‘I’m putting on my best show!’ – Annie (2014) review

The trend of remaking classic movies has been around for a number of years now, and it was only going to be so long before the trend reached the movie musical genre. We should have expected it really. Annie has already had the remake treatment once, when the original 1982 movie was given the Disney makeover in 1999, but in 2014 it was time once more for the famous little orphan to be brought back into the limelight, bringing the story right into the 21st century.

Starring Jamie Foxx as William Stacks (a new take on daddy Warbucks), Cameron Diaz as Hannigan Quvenzhane Wallis as Annie, this modern remake manages to keep the charm and lessons of the original story whilst creating something new and refreshing. The story of a little girl abandoned by her birth parents, holding onto the hope that they may one day come back for her, being taken in to the home of a millionaire and working her way into his heart is much loved and very well known and that is still at the heart of this movie, with a  very up to date twist.

Annie

Instead of a millionaire welcoming an orphan into his home just for the holidays, Annie is first invited to stay as a political technique to make Stacks look better to the voters as he tries to run for mayor of New York. Obsessed with work and making his phone business the very best out there, Stacks at first regards Annie as a messy nuisance but soon it is clear that even he can’t resist her charms. Instead of a filthy old orphanage, Annie and her friends are instead fostered by Hannigan who ignores the young girls in favour of drink and reminiscing about her glory days as a performer.

Some of the old touches of the classic Annie we all know and love are still there. Annie still finds Sandy wandering the streets, Grace still cares for the little girl whilst pretending not to have feelings for her employer and Miss Hannigan still has that famous change of heart when it comes to Annie’s final fate. The much loved songs have been given a modern twist, and whilst they are no where near as catchy as they used to be, they still have that charm and the new songs added for the remake fit in well with the whole feel.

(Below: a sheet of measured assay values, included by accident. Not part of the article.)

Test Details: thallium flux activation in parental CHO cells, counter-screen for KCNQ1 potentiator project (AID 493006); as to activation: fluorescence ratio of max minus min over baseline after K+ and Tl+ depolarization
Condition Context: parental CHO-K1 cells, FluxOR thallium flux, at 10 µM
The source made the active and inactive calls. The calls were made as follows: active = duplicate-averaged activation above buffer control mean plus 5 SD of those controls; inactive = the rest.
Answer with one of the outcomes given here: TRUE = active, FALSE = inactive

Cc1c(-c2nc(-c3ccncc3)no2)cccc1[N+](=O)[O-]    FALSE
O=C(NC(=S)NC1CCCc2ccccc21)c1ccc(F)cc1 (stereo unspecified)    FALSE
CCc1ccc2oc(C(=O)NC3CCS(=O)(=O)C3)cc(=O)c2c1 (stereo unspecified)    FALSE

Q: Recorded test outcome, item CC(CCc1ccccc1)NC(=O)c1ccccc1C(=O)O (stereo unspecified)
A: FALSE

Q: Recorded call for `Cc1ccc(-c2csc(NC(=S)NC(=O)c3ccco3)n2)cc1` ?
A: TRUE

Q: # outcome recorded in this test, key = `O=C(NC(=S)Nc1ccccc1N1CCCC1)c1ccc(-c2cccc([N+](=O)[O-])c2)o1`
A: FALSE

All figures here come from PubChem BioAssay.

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The cast carry the story well. It’s impossible not to love little Quvenzhane as Annie (and she shows off a wonderful voice), she’s full of sass as well as having that wonderful sweetness, and Jamie Foxx plays the work obsessed Stacks effortlessly, showing the character’s point of view change throughout the movie. Rose Byrne is lovely as Grace and Cameron Diaz impresses as Hannigan. Bobby Cannavale plays Guy, Stacks’ right hand business man, who takes on the villainous role played by Rooster in the classic. He wants the money and can easily convince Hannigan to join in with the plan. But whilst he stays the villain, Hannigan has second thoughts when she finds out what he plans to do with the girl.

The story is fully brought into the 21st century during the final chase scene. Instead of relying on helicopters or fast cars alone, Stack’s, Grace, Hannigan and the other children use social media to track down the kidnapped Annie. With every photo posted of her online, they can follow her down to her exact location. How very modern. This film is also brilliantly self aware, with jokes made throughout about randomly bursting into song and dancing in the streets.

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Whilst it is somewhat strange to see Annie played out in such a modern way, this is a good example of  how to bring a older story up to line with current times. It fits right into the world we know now, with televisions everywhere, high tech homes and social media frenzies all whilst still feeling like the Annie we know and love.

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